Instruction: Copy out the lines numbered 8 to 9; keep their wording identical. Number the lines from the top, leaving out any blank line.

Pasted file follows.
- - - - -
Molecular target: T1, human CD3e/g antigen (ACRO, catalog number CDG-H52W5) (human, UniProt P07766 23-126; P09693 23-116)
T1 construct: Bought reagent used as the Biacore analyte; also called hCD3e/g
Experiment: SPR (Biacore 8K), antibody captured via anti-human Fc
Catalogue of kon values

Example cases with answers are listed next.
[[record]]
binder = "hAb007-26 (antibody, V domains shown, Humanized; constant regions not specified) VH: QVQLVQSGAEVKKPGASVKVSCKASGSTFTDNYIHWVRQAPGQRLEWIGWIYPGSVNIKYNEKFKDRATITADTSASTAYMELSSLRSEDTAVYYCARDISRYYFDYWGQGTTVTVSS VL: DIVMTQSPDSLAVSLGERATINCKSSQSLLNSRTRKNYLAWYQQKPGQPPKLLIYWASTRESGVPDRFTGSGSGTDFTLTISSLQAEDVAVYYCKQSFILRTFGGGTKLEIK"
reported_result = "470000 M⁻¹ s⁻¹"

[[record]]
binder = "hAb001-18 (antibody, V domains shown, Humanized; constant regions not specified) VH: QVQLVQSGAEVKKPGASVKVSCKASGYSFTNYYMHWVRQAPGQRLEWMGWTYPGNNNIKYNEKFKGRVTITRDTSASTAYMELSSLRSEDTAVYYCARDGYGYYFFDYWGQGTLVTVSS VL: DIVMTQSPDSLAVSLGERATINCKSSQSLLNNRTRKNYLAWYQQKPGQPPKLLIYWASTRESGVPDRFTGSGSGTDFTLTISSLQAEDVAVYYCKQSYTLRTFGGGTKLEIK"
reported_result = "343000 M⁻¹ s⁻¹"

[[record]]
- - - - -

reported_result = "470000 M⁻¹ s⁻¹"

[[record]]